Happy New Year! 2021 was another crazy year for investors. Unlike 2020, which saw global stock markets shrug off a 30% decline before posting positive returns for the year, 2021 began with a meme stock craze and ended with a flurry of new all-time highs in both Canadian and US stock markets.
In this post I’ll share the 2021 investment returns for global stock and bond markets. Since you can’t directly invest in an index, I’ll use the performance of various Canadian-listed Vanguard ETFs as a proxy for each index.
2021 Investment Returns
Who predicted that Canadian stocks would lead the way in 2021? That’s exactly what happened with Vanguard’s FTSE Canada Index ETF (VCE) posting a 28.50% return. VCE closely matches the S&P/TSX 60 (the largest stocks in Canada), but Vanguard also offers a broader “all cap” Canadian index fund (VCN), which tracks about 180 stocks, and it returned 25.61% in 2021.
U.S. stocks continued their astonishing run in 2021. Vanguard’s S&P 500 Index ETF (VSP) returned 27.90% in 2021, while the broader US Total Market Index ETF (VUN), which tracks about 4,000 stocks, returned 24.41% in 2021.
These results speak to the continued dominance of large cap growth stocks, particularly south of the border.
On the international side, Vanguard’s FTSE Developed All Cap ex North America Index ETF (VIU) returned 9.57% last year, while Vanguard’s FTSE Emerging Markets All Cap Index ETF (VEE) was flat with just a 0.08% increase in 2021.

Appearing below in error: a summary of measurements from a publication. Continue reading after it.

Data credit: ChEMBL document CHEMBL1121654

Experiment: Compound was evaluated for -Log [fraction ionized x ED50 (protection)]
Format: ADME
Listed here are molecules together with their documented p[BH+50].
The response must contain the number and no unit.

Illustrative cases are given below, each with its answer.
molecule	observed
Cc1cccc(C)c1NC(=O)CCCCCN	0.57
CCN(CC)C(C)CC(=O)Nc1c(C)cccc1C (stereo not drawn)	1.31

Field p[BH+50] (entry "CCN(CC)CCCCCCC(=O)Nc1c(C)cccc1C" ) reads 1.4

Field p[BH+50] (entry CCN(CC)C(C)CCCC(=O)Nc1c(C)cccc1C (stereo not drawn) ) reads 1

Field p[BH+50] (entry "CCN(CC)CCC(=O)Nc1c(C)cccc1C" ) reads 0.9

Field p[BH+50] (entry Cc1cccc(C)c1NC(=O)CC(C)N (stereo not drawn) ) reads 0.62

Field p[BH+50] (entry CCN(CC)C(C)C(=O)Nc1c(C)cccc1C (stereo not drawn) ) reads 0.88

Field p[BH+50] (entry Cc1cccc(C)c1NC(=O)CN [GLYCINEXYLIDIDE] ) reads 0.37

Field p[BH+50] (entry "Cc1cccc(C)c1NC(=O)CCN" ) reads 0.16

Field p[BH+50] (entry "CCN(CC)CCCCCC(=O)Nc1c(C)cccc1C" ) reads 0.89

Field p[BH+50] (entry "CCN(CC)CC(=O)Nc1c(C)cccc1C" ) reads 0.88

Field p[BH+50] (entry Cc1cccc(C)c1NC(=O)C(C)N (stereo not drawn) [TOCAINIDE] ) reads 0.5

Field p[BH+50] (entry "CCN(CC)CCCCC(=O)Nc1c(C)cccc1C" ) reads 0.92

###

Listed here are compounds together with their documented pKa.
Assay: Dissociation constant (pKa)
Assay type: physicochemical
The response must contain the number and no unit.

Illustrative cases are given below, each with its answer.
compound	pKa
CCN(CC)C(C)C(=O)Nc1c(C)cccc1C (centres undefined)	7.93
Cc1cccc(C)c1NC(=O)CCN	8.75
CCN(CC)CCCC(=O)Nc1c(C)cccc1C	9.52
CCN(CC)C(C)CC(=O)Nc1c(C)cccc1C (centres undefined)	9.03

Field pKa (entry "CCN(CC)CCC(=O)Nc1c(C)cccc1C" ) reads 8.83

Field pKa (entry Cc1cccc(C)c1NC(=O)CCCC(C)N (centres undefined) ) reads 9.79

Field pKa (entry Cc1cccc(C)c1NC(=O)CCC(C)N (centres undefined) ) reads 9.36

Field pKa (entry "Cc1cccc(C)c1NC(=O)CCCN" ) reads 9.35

It was a poor year for bond returns, but maybe not as bad as some initially feared.
Vanguard’s Canadian Aggregate Bond Index ETF (VAB) posted a -2.85% return for the year, after increasing by 8.60% in 2020. Vanguard’s Canadian Short-Term Bond Index ETF (VSB) didn’t fare much better, posting a -1.05% return last year after a 5.14% gain in 2020.
The Vanguard U.S. Aggregate Bond Index ETF (VBU) was down -2.07% in 2021 after posting a positive 7.24% return in 2020. And, the Vanguard Global ex-U.S. Aggregate Bond Index ETF (VBG) was down -3.04% in 2021 after posting a positive 3.85% return in 2020.
Vanguard Asset Allocation ETF Returns 2021
Some investors, like me, prefer to bundle all of these investments into one globally diversified and automatically rebalancing ETF – called an asset allocation ETF. Here are the results for Vanguard’s asset allocation ETFs:
Remember, these asset allocation ETFs are actually bundles of 4-7 individual ETFs. VEQT is comprised of the following four ETFs:
- VUN – 43.7% weight
- VCN – 29.8% weight
- VIU – 19.2% weight
- VEE – 7.3% weight
The other asset allocation ETFs include the four ETFs above, plus three individual bond ETFs (VAB, VBU, and VBG).
I believe there’s a behavioural advantage to holding the bundled-up version of these ETFs. Why? Because if we see the individual parts (and their daily returns) we might be tempted to tinker with our portfolio. Indeed, why hold emerging markets (VEE) when the returns have been so poor compared to North American stocks?
But there’s a saying that your portfolio is like a bar of soap – the more you touch it, the smaller it gets.
Canadian stocks have had a dismal run compared to U.S. stocks over the last decade. I don’t know of any investor who wanted to hold more Canadian stocks. In fact, one of the biggest complaints I get about VEQT is its ~30% weighting to Canadian equities.
But, as 2021 showed us, we simply don’t know which markets will outperform in the future. Last year’s losers routinely become next year’s winners (and vice versa). That’s why it’s sensible to hold a globally diversified portfolio, to capture all global stock returns rather than concentrating in any one country or region.